UK-China Tensions Mount as Boris Johnson Pledges Asylum For Hong Kongers

Britain will not walk away from the people of Hong Kong if China imposes a national security law that would conflict with its international obligations, Prime Minister Boris Johnson said on Wednesday – after pledging to give Hong Kong citizens asylum if need be. Intensifying the diplomatic spat between the two countries, China responded by saying the UK had “grossly interfered” in its territory.

Johnson's remarks followed a warning to China on Tuesday to step back from the brink over the national security legislation for Hong Kong, saying it risked destroying one of the jewels of Asia's economy while ruining the reputation of China.

"Hong Kong succeeds because its people are free," Johnson wrote in The Times and the South China Morning Post. "If China proceeds, this would be in direct conflict with its obligations under the joint declaration, a legally binding treaty registered with the United Nations."

China’s legislature approved last week a decision to create laws for Hong Kong to curb sedition, secession, terrorism and foreign interference.

Mainland security and intelligence agents may, for the first time, be stationed in the city, a former British colony that returned to Chinese rule in 1997.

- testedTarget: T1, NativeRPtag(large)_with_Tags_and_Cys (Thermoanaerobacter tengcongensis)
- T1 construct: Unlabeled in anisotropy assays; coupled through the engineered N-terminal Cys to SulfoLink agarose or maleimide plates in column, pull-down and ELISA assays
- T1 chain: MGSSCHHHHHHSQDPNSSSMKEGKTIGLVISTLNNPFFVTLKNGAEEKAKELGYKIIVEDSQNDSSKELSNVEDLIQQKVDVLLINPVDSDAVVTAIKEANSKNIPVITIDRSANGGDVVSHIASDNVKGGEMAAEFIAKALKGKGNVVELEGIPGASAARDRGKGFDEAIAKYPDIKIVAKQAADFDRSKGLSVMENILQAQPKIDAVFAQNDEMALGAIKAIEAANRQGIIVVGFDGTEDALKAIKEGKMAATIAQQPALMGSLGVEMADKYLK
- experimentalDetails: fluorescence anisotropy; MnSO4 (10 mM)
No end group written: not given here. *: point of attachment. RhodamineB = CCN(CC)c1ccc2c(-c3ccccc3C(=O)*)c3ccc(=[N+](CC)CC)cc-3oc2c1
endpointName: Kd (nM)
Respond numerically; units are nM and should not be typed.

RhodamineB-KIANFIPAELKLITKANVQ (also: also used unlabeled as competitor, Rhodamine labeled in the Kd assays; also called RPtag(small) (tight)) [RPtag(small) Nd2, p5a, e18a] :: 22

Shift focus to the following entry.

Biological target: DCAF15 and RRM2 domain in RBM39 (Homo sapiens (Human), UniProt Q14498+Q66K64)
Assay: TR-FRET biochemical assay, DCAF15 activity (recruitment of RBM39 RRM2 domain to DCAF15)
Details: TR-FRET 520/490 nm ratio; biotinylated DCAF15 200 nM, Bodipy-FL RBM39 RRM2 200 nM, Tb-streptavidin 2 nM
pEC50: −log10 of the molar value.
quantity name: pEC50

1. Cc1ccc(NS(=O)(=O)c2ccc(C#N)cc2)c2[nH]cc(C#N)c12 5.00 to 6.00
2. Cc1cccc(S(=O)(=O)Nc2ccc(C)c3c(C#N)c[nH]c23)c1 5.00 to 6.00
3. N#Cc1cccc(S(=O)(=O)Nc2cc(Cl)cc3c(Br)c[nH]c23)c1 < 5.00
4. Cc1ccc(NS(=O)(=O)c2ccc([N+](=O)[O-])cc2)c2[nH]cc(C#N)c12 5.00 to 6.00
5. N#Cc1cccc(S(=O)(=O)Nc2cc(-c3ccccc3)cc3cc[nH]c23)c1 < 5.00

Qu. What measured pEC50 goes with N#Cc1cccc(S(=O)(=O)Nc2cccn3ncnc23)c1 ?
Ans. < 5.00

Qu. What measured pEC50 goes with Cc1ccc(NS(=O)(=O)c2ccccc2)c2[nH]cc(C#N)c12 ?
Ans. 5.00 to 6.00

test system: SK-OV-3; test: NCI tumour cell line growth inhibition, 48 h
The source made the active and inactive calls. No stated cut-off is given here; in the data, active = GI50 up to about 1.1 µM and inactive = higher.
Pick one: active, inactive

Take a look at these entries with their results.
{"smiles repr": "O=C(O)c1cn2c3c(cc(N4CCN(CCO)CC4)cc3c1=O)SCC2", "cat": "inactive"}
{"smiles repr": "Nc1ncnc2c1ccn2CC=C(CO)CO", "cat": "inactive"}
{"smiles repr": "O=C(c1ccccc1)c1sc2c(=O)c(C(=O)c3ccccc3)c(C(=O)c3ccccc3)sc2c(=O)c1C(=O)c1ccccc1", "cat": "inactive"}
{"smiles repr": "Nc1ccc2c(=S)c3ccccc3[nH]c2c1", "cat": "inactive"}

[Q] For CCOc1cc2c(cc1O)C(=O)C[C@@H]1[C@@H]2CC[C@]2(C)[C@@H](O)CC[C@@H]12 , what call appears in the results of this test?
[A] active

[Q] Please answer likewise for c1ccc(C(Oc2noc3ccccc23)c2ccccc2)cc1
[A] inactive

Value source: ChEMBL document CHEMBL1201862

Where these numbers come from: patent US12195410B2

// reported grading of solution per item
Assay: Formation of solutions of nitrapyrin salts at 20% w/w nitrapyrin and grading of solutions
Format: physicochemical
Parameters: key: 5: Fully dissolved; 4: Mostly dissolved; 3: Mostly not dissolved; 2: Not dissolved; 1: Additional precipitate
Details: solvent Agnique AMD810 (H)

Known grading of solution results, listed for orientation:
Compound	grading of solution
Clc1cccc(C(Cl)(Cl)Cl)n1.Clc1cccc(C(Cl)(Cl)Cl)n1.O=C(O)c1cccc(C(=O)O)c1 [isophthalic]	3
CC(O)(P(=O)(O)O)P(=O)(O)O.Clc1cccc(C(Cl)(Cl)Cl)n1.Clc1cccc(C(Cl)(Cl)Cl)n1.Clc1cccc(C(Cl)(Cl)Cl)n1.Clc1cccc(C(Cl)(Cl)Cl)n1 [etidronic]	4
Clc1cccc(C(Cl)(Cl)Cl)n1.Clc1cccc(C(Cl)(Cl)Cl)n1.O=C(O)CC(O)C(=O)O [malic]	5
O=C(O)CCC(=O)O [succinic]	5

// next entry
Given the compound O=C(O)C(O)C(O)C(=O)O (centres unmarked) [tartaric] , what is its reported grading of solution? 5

‘Way of life under threat’

The plan for the legislation follows months of often violent pro-democracy protests in last year that plunged Hong Kong into its biggest crisis since the handover.

"Many people in Hong Kong fear that their way of life — which China pledged to uphold — is under threat," Johnson said.

"If China proceeds to justify their fears, then Britain could not in good conscience shrug our shoulders and walk away; instead we will honour our obligations and provide an alternative."

Johnson repeated Britain's pledge to give British National Overseas passport-holders in Hong Kong a path to British citizenship, allowing them to settle in the United Kingdom.
There are about 350,000 holders of BNO passports in Hong Kong and another 2.5 million are eligible for them, Johnson said.

China's decision to impose the national security law on Hong Kong would "curtail its freedoms and dramatically erode its autonomy,” Johnson wrote.

"Since the handover in 1997, the key has been the precious concept of 'one country, two systems', enshrined in Hong Kong's Basic Law and underpinned by the Joint Declaration signed by Britain and China," Johnson wrote.

The Basic law is Hong Kong's mini constitution while the Sino-British Joint Declaration set out the arrangements for Hong Kong's return to China.

Addressing the House of Commons on Tuesday, British Foreign Secretary Dominic Raab said he had reached out to Australia, New Zealand, the United States and Canada about contingency plans if the law creates a deluge of Hong Kongers looking to leave.

"I raised it on the Five Eyes call yesterday — the possibility of burden sharing if we see a mass exodus from Hong Kong," Raab told MPs, referencing the intelligence-sharing alliance between the five powers.

Political liberalism

China said its decisions on national security in Hong Kong were its own affair.